My agent’s rejection was not nearly enough to dissuade me from plunging ahead. The story had swept me into its current. Hadley’s journey and my exploration of the workings of the brain continued to expand with power and poignancy. Besides, I was hooked on what seemed like a decidedly healthy habit; other than sleeping, writing is the only activity that allows me to completely tune out my body’s chatter and the fear and sadness it can trigger. When you’re writing what you’re meant to be writing, expressing the ideas and emotions that feel most urgent, your mind is in heavenly flight from your body, except for the almost physical sensation of something tugging on your heart. It’s that tug that’s kept me writing, not any vision of a destination. Destinations can be reached by way of shortcuts and formulas, through unflagging determination or sheer endurance. Sometimes, goals can be met by abandoning something we care about to take up something someone else cares about. But when we focus too much on the questions: Where will my writing get me? For whom do I write? we risk losing the tug.
In the months before Dream House was published, the publicist who’d instructed me to make a website suggested I start a blog to attract readers to my book. If only writing were as easy as baiting a fishing line with a little fish to catch a bigger fish! What more could possibly find to write about? I wondered. I was 140 pages into An Alert Well-Hydrated, and between it and the novel, I’d written pretty much everything I had to say at the time.
The idea to publish An Alert, Well-Hydrated as a serial came to me quickly, as did my rationale for it. My agent thought it was unpublishable, and even though (or maybe because) his reasoning seemed flawed, it reminded me how much I didn’t want to embark on another agent search. I also asked myself whether a book was the best format for the story. How would it be marketed? Or, as they so coldly put it in the book business, “What shelf would we put it on in the store?” Thinking about having to groom my work to make it fit some category dragged on the momentum I’d been enjoying. As soon as I hit on the idea of publishing it myself, I felt liberated. I conveniently had a place for it; I had blogger status at the Huffington Post since they’d published an essay of mine. My son, Tobias, also introduced me to Medium, with its easy-on-the-eyes formatting. Between these two sites and Facebook, I had a potential audience who might be willing to read my story in ten-minute bites, but probably would be disinclined to pluck it whole from a bookshelf. Last but not least, I was happy that the “Blog” tab on my website would be able to deliver.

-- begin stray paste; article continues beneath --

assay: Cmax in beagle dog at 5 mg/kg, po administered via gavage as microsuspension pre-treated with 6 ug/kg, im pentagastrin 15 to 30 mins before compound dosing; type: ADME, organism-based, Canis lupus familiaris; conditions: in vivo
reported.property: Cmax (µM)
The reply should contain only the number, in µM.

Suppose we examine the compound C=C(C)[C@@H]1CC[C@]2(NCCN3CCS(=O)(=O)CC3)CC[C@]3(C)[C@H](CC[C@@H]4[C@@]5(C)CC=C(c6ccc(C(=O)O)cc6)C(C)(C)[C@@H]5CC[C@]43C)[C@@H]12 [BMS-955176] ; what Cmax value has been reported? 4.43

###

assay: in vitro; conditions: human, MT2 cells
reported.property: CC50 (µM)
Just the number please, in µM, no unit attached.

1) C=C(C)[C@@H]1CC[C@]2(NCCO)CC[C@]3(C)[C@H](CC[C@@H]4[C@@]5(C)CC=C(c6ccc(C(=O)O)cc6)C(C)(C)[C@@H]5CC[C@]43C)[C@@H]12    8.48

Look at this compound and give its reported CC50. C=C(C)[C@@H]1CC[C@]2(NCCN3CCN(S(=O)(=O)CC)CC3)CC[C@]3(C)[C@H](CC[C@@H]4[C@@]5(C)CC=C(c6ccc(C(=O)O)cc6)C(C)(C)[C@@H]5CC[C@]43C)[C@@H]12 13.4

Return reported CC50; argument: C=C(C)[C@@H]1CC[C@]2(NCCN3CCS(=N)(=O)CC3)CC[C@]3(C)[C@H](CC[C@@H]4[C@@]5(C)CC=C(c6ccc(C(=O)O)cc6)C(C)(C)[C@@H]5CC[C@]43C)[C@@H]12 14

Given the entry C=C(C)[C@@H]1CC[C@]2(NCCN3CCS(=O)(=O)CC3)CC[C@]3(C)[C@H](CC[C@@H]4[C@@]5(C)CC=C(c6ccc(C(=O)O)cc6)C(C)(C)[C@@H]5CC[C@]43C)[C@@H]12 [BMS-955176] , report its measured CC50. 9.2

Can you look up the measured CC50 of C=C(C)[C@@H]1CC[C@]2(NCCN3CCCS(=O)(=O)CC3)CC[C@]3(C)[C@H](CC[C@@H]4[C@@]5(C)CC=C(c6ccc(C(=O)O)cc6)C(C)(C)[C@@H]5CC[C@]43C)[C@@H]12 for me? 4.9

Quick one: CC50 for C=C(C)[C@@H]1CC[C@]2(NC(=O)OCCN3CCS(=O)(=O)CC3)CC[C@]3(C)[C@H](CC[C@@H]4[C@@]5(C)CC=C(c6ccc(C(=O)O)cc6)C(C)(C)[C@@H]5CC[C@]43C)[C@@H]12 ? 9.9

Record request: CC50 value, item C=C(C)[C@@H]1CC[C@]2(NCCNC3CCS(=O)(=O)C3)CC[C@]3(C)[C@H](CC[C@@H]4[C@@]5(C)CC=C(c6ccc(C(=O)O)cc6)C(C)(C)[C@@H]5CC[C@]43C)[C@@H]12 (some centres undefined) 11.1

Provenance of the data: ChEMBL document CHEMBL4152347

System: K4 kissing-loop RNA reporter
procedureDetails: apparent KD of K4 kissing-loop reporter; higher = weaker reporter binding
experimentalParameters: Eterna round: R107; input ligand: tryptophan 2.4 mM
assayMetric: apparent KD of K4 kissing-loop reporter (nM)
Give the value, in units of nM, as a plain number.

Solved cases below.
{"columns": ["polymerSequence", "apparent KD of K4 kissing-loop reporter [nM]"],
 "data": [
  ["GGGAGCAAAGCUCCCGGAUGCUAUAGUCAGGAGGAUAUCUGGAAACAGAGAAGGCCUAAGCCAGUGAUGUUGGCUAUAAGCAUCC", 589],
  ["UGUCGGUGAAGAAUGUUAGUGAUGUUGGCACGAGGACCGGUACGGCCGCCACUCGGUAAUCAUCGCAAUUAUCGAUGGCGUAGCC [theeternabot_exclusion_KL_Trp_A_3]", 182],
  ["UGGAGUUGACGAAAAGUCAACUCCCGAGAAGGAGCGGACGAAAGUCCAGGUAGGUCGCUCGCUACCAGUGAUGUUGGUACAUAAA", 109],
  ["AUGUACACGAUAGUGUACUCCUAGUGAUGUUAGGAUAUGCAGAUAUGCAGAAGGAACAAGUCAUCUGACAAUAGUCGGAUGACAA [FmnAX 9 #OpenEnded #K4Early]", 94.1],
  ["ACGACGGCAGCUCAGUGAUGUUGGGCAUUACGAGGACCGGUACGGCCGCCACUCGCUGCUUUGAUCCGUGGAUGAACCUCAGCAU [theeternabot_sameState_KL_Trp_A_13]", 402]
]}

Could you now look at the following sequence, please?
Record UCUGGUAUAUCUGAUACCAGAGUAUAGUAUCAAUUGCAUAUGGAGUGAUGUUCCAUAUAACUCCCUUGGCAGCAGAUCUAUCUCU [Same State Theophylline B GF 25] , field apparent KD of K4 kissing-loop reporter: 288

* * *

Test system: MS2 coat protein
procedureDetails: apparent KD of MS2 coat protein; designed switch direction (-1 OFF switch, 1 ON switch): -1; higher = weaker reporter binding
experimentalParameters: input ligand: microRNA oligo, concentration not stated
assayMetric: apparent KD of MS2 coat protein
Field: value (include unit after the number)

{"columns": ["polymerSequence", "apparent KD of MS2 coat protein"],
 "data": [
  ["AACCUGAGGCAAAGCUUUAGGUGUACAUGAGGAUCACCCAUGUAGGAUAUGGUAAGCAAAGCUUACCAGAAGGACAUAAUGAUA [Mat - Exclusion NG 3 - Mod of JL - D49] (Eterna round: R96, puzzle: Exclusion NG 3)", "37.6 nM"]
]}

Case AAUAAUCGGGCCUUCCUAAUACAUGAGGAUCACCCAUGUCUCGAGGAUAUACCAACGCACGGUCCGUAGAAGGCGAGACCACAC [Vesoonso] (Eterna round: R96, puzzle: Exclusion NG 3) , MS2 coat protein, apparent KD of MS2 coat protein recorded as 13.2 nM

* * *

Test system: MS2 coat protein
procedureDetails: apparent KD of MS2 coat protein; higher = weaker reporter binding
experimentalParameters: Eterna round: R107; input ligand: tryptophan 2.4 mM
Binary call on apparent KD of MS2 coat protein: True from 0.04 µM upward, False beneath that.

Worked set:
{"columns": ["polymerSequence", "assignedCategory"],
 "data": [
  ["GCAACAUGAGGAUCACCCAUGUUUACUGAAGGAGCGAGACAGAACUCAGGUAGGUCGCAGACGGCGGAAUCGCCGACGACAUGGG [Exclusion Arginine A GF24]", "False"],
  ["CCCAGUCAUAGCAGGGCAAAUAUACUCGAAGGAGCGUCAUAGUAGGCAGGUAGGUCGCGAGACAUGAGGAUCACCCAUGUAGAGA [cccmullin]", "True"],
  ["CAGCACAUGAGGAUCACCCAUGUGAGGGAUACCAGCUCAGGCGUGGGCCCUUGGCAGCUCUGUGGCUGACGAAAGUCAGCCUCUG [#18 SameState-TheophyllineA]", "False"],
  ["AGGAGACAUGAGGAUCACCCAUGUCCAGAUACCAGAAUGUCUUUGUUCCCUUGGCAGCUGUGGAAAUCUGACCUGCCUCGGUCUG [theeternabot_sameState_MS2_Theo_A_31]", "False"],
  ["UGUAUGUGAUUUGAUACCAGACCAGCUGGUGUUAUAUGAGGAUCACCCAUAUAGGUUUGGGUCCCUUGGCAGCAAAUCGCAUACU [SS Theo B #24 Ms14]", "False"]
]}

There might not be money, but there’s freedom in whizzing past those front gatekeepers, going directly to the back door. For one thing, by publishing online, I’ve been able to take liberties with the content; there was no authority telling me, “You can’t expect readers to follow a 2000 word digression about dopamine.” The rhythm of posting episodes every two weeks has allowed me to feel productive and I’ve enjoyed the instant gratification from online feedback.
I like to think that by writing, I’m helping to keep my atrophying brain limber. In the last couple of years, I’ve feared the synapses involved in initiating oral conversation are not what they were. While I can engage in a dialogue with the usual facility, if there’s a lull, I feel as if initiating a new topic is out of reach in the same way that my arms and legs, when I’m not medicated enough, have difficulty fully extending. I’ve wondered if Parkinson’s is already causing cognitive sluggishness, or worse, an actual paucity of thought. Could this just be natural aging? No doubt I’m overthinking it (anxiety is a PD symptom, too). Even if I’m lucky enough to remain in sound enough mind, though, there will likely come a day when the throat and mouth muscles needed to speak fluently will be uncooperative. My words might stumble and slur or become largely inaudible because of a softening voice. Besides dementia, this inexorable hobbling of oral communication could be PD’s biggest monster and makes my wordsmithing feel all the more essential. Because if we don’t have a means to express our thoughts, what’s left? Who are we, if not our thoughts?
The late Paul Kalanithi, who wrote about living with terminal cancer in his memoir, When Breath Becomes Air, studied literature and philosophy before becoming a neurosurgeon. He had a passionate interest in understanding what makes life meaningful, and literature, he felt, offered the richest account of the life of the mind and of human meaning. He took up neuroscience to explore how the brain enables this meaning through the circuitry that allows emotion and language. He wrote:
I had come to see language as an almost supernatural force, existing between people, bringing our brains, shielded in centimeter-thick skulls, into communion. A word meant something only between people, and life’s meaning, its virtue, had something to do with the depths of the relationships we form…
An Alert, Well-Hydrated Artist in No Acute Distress is the story I wanted to tell. You are a person who wanted to read it. Through the magic medium of words, our brains found each other. Even if I don’t know you, I have felt you there, been propelled by your anticipation, your following along. Perhaps I have read your stories, too, but regardless, we have inhabited this art together and discovered colors in the blackness.
In this way, is it not exquisite to be human?